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Delta Air Lines Workers Are Attempting to Unionize

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Delta Air Lines flight attendants, mechanics and fleet service workers are attempting to join unions. Delta is the only mainline passenger carrier in the United States where employees in these positions aren’t unionized. As a result, Delta has the lowest percentage of workers represented by a union of any major U.S. airline. The Atlanta-based airline has aggressively dissuaded prior unionization attempts including stating that union dues could be better spent on a new video game console.

Delta Air Lines workers are now signing union authorization cards to join three different unions, the Association of Flight Attendants-CWA for the carrier’s flight attendants, the International Association of Machinists and Aerospace Workers for fleet service workers, and the Teamsters for the mechanics. Employees have become frustrated with working conditions becoming worse as Delta surpasses pre-pandemic profits and is headed toward record profitably. Delta workers have seen fewer working hours and less paid time off.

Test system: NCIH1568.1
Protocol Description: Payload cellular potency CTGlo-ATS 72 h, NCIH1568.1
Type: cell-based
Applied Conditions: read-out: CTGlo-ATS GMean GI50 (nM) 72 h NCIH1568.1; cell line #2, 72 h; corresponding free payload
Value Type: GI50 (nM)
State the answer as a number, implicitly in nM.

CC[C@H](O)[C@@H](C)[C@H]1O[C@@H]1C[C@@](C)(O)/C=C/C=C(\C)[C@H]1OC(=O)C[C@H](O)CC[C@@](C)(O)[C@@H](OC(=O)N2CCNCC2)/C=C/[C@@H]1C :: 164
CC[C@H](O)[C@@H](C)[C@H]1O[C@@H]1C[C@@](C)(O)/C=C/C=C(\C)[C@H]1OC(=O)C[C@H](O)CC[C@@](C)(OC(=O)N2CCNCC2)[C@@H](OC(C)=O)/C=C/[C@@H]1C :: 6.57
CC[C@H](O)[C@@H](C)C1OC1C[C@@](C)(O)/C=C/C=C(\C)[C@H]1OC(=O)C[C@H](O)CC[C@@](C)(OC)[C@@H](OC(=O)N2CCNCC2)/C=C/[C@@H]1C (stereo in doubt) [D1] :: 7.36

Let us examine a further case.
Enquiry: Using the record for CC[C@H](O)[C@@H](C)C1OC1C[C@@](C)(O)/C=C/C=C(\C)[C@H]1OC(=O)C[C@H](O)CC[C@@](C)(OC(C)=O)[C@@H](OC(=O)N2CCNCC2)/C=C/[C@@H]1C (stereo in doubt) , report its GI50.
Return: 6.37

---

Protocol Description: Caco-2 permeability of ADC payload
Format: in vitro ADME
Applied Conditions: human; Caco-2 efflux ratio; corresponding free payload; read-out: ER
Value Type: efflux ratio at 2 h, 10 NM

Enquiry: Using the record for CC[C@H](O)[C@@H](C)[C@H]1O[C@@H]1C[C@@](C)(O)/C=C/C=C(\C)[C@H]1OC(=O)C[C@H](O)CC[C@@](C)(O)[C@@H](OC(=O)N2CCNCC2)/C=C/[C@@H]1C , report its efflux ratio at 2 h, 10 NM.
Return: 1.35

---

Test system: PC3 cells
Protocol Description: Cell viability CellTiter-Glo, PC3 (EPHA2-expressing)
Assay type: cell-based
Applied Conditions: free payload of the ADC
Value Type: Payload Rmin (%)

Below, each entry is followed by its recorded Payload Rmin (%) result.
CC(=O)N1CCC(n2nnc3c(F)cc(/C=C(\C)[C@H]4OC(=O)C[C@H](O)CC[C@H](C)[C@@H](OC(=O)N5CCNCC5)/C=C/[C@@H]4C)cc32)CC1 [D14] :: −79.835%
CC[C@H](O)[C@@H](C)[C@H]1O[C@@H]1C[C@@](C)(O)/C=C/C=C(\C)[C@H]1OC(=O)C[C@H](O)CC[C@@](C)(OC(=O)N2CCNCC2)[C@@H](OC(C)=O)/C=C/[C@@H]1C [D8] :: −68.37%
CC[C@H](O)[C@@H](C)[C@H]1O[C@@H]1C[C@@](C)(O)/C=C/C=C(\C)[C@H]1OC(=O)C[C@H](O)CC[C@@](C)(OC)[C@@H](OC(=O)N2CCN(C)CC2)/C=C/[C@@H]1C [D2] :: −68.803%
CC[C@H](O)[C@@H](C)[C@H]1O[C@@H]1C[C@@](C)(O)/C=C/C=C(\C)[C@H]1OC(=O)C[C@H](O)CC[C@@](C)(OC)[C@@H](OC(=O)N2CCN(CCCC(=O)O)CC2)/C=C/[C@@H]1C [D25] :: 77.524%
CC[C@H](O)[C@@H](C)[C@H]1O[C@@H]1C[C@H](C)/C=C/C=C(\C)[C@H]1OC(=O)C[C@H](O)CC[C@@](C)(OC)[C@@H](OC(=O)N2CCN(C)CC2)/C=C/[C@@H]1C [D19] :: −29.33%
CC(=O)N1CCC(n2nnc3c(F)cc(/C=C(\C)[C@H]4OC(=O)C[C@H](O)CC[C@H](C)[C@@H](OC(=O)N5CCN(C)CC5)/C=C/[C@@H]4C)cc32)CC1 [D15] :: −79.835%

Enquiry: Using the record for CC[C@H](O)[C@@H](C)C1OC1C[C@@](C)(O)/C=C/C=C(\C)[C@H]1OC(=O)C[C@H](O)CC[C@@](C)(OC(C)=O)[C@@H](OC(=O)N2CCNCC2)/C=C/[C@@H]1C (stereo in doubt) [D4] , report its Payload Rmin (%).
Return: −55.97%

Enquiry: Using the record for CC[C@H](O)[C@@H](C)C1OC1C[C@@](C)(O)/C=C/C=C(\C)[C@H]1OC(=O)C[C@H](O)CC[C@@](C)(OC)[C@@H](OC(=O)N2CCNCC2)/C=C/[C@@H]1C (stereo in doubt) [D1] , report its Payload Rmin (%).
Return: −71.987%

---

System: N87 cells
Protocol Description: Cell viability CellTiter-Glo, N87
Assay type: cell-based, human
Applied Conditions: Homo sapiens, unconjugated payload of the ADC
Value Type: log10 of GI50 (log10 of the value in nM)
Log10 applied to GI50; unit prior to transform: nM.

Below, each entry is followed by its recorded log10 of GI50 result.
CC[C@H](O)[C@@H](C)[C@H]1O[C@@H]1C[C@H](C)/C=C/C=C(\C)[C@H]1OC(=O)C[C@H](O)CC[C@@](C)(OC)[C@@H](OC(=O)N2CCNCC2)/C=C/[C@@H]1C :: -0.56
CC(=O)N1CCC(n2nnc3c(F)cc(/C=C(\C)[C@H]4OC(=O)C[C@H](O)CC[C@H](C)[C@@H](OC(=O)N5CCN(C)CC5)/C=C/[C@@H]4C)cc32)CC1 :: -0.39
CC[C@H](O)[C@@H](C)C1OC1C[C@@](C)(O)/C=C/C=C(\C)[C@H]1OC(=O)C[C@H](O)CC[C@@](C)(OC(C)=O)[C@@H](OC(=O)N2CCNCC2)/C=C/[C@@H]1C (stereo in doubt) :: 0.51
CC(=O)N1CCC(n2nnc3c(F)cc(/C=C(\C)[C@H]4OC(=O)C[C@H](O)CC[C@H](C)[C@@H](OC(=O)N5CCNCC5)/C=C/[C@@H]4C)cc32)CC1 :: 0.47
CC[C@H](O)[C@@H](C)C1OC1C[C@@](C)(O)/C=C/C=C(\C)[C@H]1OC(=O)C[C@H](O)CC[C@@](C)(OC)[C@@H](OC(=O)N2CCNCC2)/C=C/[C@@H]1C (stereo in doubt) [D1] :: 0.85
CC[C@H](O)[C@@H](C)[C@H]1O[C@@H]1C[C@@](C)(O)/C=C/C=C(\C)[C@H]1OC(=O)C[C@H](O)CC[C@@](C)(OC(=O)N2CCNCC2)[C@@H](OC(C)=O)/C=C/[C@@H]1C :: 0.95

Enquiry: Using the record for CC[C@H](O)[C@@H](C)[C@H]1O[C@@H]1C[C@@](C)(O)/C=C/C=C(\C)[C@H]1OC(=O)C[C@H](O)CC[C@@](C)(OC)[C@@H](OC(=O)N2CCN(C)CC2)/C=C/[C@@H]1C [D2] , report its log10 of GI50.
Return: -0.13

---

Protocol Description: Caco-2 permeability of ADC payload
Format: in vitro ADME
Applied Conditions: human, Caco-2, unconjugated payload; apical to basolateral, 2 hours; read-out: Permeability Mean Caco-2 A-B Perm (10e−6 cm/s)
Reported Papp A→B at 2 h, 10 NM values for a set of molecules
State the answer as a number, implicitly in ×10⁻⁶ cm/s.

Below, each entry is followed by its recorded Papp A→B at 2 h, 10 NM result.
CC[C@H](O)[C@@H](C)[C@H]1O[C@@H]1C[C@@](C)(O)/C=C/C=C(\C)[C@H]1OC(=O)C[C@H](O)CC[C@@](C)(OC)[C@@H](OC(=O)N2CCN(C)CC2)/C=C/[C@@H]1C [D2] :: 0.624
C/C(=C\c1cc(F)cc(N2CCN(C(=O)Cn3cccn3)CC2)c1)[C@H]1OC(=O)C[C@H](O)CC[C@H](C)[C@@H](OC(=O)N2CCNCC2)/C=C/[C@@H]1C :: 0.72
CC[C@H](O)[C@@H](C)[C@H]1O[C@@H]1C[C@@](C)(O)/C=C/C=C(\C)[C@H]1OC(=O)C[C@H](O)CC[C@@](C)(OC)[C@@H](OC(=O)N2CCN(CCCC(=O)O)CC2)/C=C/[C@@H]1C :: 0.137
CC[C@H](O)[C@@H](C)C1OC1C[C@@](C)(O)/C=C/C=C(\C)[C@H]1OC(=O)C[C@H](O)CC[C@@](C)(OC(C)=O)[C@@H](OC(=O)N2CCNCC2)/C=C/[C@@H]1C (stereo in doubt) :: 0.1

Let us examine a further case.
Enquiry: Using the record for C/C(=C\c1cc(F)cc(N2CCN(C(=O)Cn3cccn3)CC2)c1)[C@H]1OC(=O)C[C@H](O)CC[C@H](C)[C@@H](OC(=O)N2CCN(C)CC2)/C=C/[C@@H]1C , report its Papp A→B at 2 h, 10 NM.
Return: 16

A Delta ramp agent at Detroit Metropolitan Wayne County Airport told the Guardian:

“They’re removing more and more full-time lines. Many of these lines aren’t 40-hour-a-week lines, they’re 32-hour-a-week lines, so it’s not a full-time job. You have a high-seniority person, they’ve given their life, their bodies to this company, they’ve paid their dues. And in order to hold weekends on a good shift, they have to take a 32-hour line, which is a pay cut.”

The strain put on Delta’s 80,000 workers and the employees of other airlines have resulted in carriers operating on a knife’s edge. Despite the industry’s financial recovery since the pandemic’s start, staffing issues mean a problem can quickly cascade into a total meltdown like at Southwest.


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